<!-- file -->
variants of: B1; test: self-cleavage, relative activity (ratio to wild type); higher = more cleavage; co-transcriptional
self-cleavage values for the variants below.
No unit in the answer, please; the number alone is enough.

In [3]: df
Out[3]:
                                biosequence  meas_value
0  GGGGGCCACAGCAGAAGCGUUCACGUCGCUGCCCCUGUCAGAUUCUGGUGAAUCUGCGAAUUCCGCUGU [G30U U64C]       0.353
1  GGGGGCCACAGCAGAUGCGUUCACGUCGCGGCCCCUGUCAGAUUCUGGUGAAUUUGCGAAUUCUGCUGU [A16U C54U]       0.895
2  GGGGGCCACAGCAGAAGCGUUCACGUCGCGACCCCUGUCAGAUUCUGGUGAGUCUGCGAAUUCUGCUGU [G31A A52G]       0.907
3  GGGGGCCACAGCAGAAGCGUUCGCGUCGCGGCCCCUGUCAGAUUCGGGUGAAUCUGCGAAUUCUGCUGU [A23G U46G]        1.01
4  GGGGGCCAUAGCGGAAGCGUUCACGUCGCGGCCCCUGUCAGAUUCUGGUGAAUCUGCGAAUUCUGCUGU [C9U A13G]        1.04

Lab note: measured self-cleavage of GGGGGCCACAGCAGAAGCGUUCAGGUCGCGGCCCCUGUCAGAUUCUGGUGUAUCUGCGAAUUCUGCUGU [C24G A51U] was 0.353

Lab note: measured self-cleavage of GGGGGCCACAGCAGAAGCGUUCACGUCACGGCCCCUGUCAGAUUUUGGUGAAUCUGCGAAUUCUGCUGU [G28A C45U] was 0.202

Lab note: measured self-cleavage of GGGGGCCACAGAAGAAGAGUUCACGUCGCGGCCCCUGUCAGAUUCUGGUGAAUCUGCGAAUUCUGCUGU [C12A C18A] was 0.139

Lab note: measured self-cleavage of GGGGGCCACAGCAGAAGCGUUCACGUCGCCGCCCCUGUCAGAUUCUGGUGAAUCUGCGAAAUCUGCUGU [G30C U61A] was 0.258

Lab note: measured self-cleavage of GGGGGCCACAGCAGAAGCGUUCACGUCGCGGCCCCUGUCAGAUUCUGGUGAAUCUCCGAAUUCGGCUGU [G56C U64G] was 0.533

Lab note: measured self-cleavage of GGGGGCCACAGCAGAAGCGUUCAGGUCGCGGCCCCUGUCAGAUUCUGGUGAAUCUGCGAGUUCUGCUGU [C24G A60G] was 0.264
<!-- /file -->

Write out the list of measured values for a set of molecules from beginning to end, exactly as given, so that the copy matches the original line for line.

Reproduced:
variants of: B1; test: self-cleavage, relative activity (ratio to wild type); higher = more cleavage; co-transcriptional
self-cleavage values for the variants below.
No unit in the answer, please; the number alone is enough.

In [3]: df
Out[3]:
                                biosequence  meas_value
0  GGGGGCCACAGCAGAAGCGUUCACGUCGCUGCCCCUGUCAGAUUCUGGUGAAUCUGCGAAUUCCGCUGU [G30U U64C]       0.353
1  GGGGGCCACAGCAGAUGCGUUCACGUCGCGGCCCCUGUCAGAUUCUGGUGAAUUUGCGAAUUCUGCUGU [A16U C54U]       0.895
2  GGGGGCCACAGCAGAAGCGUUCACGUCGCGACCCCUGUCAGAUUCUGGUGAGUCUGCGAAUUCUGCUGU [G31A A52G]       0.907
3  GGGGGCCACAGCAGAAGCGUUCGCGUCGCGGCCCCUGUCAGAUUCGGGUGAAUCUGCGAAUUCUGCUGU [A23G U46G]        1.01
4  GGGGGCCAUAGCGGAAGCGUUCACGUCGCGGCCCCUGUCAGAUUCUGGUGAAUCUGCGAAUUCUGCUGU [C9U A13G]        1.04

Lab note: measured self-cleavage of GGGGGCCACAGCAGAAGCGUUCAGGUCGCGGCCCCUGUCAGAUUCUGGUGUAUCUGCGAAUUCUGCUGU [C24G A51U] was 0.353

Lab note: measured self-cleavage of GGGGGCCACAGCAGAAGCGUUCACGUCACGGCCCCUGUCAGAUUUUGGUGAAUCUGCGAAUUCUGCUGU [G28A C45U] was 0.202

Lab note: measured self-cleavage of GGGGGCCACAGAAGAAGAGUUCACGUCGCGGCCCCUGUCAGAUUCUGGUGAAUCUGCGAAUUCUGCUGU [C12A C18A] was 0.139

Lab note: measured self-cleavage of GGGGGCCACAGCAGAAGCGUUCACGUCGCCGCCCCUGUCAGAUUCUGGUGAAUCUGCGAAAUCUGCUGU [G30C U61A] was 0.258

Lab note: measured self-cleavage of GGGGGCCACAGCAGAAGCGUUCACGUCGCGGCCCCUGUCAGAUUCUGGUGAAUCUCCGAAUUCGGCUGU [G56C U64G] was 0.533

Lab note: measured self-cleavage of GGGGGCCACAGCAGAAGCGUUCAGGUCGCGGCCCCUGUCAGAUUCUGGUGAAUCUGCGAGUUCUGCUGU [C24G A60G] was 0.264